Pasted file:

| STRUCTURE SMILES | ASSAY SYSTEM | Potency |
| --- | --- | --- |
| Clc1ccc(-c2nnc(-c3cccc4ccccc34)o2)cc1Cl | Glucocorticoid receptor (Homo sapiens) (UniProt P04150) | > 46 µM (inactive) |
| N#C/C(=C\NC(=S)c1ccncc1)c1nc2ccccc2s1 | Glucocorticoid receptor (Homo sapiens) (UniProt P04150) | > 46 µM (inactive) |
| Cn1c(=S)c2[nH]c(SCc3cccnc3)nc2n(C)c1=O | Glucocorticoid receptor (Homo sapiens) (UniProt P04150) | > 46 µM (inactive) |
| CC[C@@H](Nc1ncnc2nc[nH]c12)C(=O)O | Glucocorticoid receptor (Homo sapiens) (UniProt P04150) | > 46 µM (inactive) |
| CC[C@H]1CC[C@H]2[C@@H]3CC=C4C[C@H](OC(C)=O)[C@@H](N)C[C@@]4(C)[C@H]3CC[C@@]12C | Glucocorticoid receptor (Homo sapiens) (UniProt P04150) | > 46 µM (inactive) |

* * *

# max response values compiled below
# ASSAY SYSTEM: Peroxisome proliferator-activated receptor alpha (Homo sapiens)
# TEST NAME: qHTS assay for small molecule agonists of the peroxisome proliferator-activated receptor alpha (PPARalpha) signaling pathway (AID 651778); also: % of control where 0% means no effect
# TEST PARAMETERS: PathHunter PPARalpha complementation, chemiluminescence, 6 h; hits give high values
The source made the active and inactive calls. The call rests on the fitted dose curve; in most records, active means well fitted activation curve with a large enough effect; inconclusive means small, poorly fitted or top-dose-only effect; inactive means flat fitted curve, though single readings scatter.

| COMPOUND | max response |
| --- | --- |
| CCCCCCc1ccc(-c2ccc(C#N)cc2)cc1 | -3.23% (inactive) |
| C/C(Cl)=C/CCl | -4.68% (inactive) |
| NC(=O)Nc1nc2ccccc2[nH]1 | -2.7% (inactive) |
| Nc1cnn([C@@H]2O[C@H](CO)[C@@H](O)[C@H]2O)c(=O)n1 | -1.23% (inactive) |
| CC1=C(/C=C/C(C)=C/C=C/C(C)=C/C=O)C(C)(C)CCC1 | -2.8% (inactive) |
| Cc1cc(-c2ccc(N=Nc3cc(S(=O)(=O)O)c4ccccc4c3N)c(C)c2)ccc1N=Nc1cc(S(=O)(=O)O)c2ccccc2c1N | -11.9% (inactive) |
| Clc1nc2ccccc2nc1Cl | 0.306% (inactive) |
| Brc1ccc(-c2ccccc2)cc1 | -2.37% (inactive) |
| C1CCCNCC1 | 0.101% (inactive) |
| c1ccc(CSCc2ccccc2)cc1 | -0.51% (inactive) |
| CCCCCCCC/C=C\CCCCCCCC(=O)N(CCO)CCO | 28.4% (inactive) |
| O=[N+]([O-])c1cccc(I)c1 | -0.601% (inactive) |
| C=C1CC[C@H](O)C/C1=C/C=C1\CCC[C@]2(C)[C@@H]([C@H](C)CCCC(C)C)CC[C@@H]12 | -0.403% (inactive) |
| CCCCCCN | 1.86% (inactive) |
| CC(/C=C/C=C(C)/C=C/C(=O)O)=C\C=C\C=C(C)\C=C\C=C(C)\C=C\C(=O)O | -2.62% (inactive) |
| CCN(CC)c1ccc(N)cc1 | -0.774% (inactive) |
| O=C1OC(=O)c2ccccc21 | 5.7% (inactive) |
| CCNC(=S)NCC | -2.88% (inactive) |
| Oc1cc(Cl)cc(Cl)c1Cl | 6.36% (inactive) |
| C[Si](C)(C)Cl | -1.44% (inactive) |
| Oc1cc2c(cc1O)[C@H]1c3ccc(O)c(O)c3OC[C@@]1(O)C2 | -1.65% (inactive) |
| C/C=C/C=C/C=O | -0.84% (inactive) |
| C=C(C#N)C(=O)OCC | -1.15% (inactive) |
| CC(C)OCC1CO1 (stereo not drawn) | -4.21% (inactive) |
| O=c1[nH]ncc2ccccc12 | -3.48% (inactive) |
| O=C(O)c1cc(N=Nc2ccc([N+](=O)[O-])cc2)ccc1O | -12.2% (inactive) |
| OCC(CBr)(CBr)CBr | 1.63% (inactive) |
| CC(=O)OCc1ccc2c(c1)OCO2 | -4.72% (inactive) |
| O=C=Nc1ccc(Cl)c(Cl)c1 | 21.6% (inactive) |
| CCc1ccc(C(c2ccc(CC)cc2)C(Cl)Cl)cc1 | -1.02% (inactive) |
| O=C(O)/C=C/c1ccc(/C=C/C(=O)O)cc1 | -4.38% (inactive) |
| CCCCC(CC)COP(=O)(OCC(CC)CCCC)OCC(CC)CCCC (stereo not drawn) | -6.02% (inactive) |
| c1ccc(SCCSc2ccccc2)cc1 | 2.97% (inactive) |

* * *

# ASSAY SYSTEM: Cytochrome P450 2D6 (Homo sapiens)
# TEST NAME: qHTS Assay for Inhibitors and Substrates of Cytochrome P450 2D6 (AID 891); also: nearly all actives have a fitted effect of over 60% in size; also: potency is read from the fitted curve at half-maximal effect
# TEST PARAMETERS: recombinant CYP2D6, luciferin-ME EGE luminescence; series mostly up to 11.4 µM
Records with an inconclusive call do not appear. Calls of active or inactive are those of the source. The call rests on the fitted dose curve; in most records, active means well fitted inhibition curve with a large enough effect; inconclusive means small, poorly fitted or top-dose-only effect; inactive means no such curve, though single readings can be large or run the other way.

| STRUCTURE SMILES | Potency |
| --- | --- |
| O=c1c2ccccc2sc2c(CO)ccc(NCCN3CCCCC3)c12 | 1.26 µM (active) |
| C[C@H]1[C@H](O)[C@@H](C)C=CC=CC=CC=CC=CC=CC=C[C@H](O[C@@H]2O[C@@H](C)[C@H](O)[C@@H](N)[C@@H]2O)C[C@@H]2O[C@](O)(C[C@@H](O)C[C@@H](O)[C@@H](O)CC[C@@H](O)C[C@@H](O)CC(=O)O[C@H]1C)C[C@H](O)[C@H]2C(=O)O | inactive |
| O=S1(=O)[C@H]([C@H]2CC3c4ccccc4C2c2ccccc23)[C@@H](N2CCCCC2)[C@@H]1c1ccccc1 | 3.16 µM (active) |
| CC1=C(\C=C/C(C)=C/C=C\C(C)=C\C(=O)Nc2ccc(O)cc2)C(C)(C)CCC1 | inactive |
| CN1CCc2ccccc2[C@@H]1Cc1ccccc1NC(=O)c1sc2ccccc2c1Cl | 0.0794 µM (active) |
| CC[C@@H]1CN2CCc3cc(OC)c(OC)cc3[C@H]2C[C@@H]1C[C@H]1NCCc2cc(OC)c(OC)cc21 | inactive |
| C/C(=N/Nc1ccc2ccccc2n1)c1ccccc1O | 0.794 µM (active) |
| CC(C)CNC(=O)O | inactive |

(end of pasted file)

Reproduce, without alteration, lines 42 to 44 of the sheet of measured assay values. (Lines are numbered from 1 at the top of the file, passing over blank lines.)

| OCC(CBr)(CBr)CBr | 1.63% (inactive) |
| CC(=O)OCc1ccc2c(c1)OCO2 | -4.72% (inactive) |
| O=C=Nc1ccc(Cl)c(Cl)c1 | 21.6% (inactive) |